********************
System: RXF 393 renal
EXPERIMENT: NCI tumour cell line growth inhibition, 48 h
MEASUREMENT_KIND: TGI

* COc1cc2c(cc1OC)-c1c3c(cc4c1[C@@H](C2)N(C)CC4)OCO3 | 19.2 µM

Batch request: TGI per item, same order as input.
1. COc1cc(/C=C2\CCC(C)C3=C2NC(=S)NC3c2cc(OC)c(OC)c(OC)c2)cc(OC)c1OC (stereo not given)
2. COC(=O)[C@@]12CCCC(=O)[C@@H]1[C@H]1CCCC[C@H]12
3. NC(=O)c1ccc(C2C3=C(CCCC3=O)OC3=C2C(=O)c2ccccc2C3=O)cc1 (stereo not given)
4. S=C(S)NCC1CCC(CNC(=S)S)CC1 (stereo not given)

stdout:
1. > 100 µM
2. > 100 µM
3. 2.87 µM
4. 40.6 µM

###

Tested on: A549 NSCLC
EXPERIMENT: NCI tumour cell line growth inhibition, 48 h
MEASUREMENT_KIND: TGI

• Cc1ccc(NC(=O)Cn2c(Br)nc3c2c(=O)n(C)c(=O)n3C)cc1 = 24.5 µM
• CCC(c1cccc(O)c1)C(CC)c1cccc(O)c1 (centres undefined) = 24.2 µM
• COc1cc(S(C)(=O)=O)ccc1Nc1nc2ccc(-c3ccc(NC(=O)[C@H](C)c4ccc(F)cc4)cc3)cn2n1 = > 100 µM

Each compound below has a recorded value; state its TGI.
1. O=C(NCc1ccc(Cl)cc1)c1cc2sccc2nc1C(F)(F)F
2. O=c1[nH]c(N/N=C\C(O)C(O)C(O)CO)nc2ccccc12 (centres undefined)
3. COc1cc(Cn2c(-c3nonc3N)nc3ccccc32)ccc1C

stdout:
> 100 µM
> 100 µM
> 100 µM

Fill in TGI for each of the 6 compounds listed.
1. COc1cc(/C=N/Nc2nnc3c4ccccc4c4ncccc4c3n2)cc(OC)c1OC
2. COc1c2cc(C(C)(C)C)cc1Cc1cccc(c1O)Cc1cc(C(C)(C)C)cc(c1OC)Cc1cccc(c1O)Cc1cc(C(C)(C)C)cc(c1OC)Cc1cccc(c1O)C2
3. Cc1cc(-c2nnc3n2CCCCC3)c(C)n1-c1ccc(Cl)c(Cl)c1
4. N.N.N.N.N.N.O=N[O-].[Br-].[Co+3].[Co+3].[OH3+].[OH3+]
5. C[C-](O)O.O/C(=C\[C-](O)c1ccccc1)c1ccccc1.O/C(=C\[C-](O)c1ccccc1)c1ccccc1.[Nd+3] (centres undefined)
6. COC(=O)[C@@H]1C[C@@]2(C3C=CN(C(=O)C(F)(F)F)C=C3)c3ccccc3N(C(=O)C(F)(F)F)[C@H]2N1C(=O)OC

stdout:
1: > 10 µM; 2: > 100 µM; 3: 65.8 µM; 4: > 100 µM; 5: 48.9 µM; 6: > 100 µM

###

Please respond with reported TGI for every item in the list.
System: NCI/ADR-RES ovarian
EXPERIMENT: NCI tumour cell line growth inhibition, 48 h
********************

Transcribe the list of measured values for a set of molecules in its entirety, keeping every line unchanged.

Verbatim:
System: RXF 393 renal
EXPERIMENT: NCI tumour cell line growth inhibition, 48 h
MEASUREMENT_KIND: TGI

* COc1cc2c(cc1OC)-c1c3c(cc4c1[C@@H](C2)N(C)CC4)OCO3 | 19.2 µM

Batch request: TGI per item, same order as input.
1. COc1cc(/C=C2\CCC(C)C3=C2NC(=S)NC3c2cc(OC)c(OC)c(OC)c2)cc(OC)c1OC (stereo not given)
2. COC(=O)[C@@]12CCCC(=O)[C@@H]1[C@H]1CCCC[C@H]12
3. NC(=O)c1ccc(C2C3=C(CCCC3=O)OC3=C2C(=O)c2ccccc2C3=O)cc1 (stereo not given)
4. S=C(S)NCC1CCC(CNC(=S)S)CC1 (stereo not given)

stdout:
1. > 100 µM
2. > 100 µM
3. 2.87 µM
4. 40.6 µM

###

Tested on: A549 NSCLC
EXPERIMENT: NCI tumour cell line growth inhibition, 48 h
MEASUREMENT_KIND: TGI

• Cc1ccc(NC(=O)Cn2c(Br)nc3c2c(=O)n(C)c(=O)n3C)cc1 = 24.5 µM
• CCC(c1cccc(O)c1)C(CC)c1cccc(O)c1 (centres undefined) = 24.2 µM
• COc1cc(S(C)(=O)=O)ccc1Nc1nc2ccc(-c3ccc(NC(=O)[C@H](C)c4ccc(F)cc4)cc3)cn2n1 = > 100 µM

Each compound below has a recorded value; state its TGI.
1. O=C(NCc1ccc(Cl)cc1)c1cc2sccc2nc1C(F)(F)F
2. O=c1[nH]c(N/N=C\C(O)C(O)C(O)CO)nc2ccccc12 (centres undefined)
3. COc1cc(Cn2c(-c3nonc3N)nc3ccccc32)ccc1C

stdout:
> 100 µM
> 100 µM
> 100 µM

Fill in TGI for each of the 6 compounds listed.
1. COc1cc(/C=N/Nc2nnc3c4ccccc4c4ncccc4c3n2)cc(OC)c1OC
2. COc1c2cc(C(C)(C)C)cc1Cc1cccc(c1O)Cc1cc(C(C)(C)C)cc(c1OC)Cc1cccc(c1O)Cc1cc(C(C)(C)C)cc(c1OC)Cc1cccc(c1O)C2
3. Cc1cc(-c2nnc3n2CCCCC3)c(C)n1-c1ccc(Cl)c(Cl)c1
4. N.N.N.N.N.N.O=N[O-].[Br-].[Co+3].[Co+3].[OH3+].[OH3+]
5. C[C-](O)O.O/C(=C\[C-](O)c1ccccc1)c1ccccc1.O/C(=C\[C-](O)c1ccccc1)c1ccccc1.[Nd+3] (centres undefined)
6. COC(=O)[C@@H]1C[C@@]2(C3C=CN(C(=O)C(F)(F)F)C=C3)c3ccccc3N(C(=O)C(F)(F)F)[C@H]2N1C(=O)OC

stdout:
1: > 10 µM; 2: > 100 µM; 3: 65.8 µM; 4: > 100 µM; 5: 48.9 µM; 6: > 100 µM

###

Please respond with reported TGI for every item in the list.
System: NCI/ADR-RES ovarian
EXPERIMENT: NCI tumour cell line growth inhibition, 48 h